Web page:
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14 March 2009

Comments

Dave Dawson

On Barnaby's first premise, I feel he hasn't understood the common reasoning behind those who believe it's a good thing that an animal gets to live at all. His answer is in terms of whether it's a good thing to have extra animals (or humans). But surely those who argue that it's good for an animal to live is similar to the catholic argument against contraception - that it's wrong to deny a life. The fault with both arguments (extra animals and anti-contraception) is that it ignores natural processes. Nature denies very many potential lives. This is what used to be called the "balance of nature". There is an overproduction of life and much wastage (most human eggs go to waste, fertilised or not, similarly all animals produce many offspring, most of which must die as only two are needed to replace the ultimate expiry of their parents).

Then the arguments on the number of animal companions, ecosystem services, numbers equal enjoyment and extinction are all based upon similarly naive models which do not reflect the natural world. Animal welfare is a difficult field, but the studies I'm aware of are silent on herd size and indeed most animals do not live in social groups. Generally ecosystem services do not correlate with extra numbers or density of any given species, but rather stem from the continuation of natural processes, which may require a reduction of numbers rather than an increase. Generally stresses are greater where there is a pressure on resources from large numbers, so that extra animal may cause everyone to enjoy the place a bit less. Whilst we cannot sum that enjoyment, as it cannot be quantified, it's naive to belive that numbers don't affect per capita enjoyment. And, as I have argued already low numbers are a symptom, not the cause, of the extinction process. In short, B's arguments are reminiscent of abstract philosophical reasoning and tend to oversimplify the natural process. And that brave new world where the national parks have no predators couldn't be managed - what one may ask of the diseases and food shortages, not to mention the unstable short food chains. Even in a zoo we cannot fully control what goes on - that national park would be a disaster.

On the second point B seems to believe two things that are questionable. First, is that crops can be grown economically on most land now grazed. This is simply untrue in most of the extensive grazing land in the world. Crops can often be grown today in places where it is unsustainable because of a massive subsidy from cheap engergy, but with peak oil that scenario is over. Even if it was ever desirable - it's one of the main causes of global warming. Much grazing land is naturally forest and of low productivity whatever you produce from it.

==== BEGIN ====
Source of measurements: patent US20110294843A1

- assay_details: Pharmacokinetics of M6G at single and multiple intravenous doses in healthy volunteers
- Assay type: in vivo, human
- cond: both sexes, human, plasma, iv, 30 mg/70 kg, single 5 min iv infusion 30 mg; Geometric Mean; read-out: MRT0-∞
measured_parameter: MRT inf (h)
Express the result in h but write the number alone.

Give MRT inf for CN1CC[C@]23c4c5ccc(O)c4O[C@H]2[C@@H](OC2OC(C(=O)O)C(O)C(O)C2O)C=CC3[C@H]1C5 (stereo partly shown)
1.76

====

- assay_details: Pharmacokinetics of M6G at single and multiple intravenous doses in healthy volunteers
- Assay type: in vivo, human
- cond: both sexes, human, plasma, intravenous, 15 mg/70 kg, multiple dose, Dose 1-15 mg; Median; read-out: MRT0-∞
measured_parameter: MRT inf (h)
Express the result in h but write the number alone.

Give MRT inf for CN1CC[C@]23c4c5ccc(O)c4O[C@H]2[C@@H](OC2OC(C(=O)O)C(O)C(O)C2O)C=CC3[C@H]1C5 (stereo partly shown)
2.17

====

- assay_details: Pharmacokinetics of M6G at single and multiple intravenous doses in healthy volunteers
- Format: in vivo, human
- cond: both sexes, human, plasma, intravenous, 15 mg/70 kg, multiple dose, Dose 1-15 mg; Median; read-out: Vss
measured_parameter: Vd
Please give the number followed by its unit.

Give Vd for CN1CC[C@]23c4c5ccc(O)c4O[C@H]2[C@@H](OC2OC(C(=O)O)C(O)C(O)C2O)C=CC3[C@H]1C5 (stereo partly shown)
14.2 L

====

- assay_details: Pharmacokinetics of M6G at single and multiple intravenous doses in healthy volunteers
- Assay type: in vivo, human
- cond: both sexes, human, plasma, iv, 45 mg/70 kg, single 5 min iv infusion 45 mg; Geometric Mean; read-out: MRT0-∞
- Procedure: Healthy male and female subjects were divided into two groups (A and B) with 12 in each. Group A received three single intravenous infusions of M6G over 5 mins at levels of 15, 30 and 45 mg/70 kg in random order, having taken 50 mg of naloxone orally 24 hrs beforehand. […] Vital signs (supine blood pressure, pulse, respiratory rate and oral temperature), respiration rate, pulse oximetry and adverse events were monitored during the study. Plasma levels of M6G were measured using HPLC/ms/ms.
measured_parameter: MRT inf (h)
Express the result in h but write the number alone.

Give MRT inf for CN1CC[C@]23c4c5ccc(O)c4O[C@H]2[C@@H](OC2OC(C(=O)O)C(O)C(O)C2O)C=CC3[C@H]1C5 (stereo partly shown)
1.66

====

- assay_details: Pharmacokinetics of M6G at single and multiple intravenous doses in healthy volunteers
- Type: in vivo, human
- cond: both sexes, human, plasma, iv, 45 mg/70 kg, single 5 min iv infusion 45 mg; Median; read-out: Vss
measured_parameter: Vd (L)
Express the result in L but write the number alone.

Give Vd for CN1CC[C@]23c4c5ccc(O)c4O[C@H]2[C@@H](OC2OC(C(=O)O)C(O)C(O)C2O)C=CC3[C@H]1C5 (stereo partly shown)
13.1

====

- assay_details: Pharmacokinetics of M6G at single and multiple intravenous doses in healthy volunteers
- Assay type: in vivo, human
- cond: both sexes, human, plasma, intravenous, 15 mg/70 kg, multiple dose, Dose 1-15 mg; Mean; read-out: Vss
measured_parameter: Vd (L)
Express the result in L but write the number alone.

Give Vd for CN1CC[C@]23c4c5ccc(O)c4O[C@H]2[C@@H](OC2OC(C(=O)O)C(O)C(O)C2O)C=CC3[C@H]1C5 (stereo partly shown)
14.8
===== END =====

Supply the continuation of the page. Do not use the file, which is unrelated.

The whold idea that we are omniscient and should "provide" a good live for animals and people comes from the Bible story. I don't believe that animals were placed there for our dominion, nor that we have the means to exercise the dominion even if we believe the biblical myth.

I suggest that the argument should stem from what naturally makes animals and humans happy. Certainly not factory farming. But certainly not an impossible dream of distorted ecosystems that would lead to a very miserable world indeed.

Barnaby Dawson

Response to my father:

On point (1) I'm not attempting to respond to the contention that "it's wrong to deny a life.". I may return to that particular point of view in another post.

I think this second paragraph is largely disagreeing with things that I didn't actually say (although I may have implied things unintentionally) so I won't respond to all the points only the ones where I disagree. Some animals (including chickens and cows) are known to prefer living in social groups and are known to sometimes become agitated when separated. That this isn't the case for all animals actually strengthens the argument of this blog post! On biotech solutions to population control I am aware that we cannot currently hope to use such methods. My statement is pure speculation on what the current biotechnology revolution may enable us to do in the future. We must remember that basic biotech procedures are following a variant on moore's law currently.

On the third paragraph: I only hold that (on most land) growing crops is for calorie and protein production more efficient that making meat from the same land. This is going to be true because of loss of energy at each trophic level. We might indeed be better off allowing certain land to revert to forest than using it to feed animals but that doesn't effect my argument.

On Omniscience: We already are subjecting many animals to our dominion. I'm advocating that we (to the greatest extent possible) stop doing this. We may not have the power to make everything right in the whole animal kingdom but in those bits we control or manage we should not ignore our moral responsibilities.

I'm afraid you seem to have misinterpreted my post. I am only advocating ceasing to use land to feed animals that we then eat. If a piece of land does not produce enough calories from crop plants to justify cultivating it then its fairly unlikely to produce enough if used to feed animals. So if a piece of land once used to feed animals is not worth cultivating then it might be prefered that it be managed for maximum ecological benefit instead (which could mean doing nothing with it). I don't see how this would amount to distorting ecosystems? It seems more likely to be beneficial than harmful to me.

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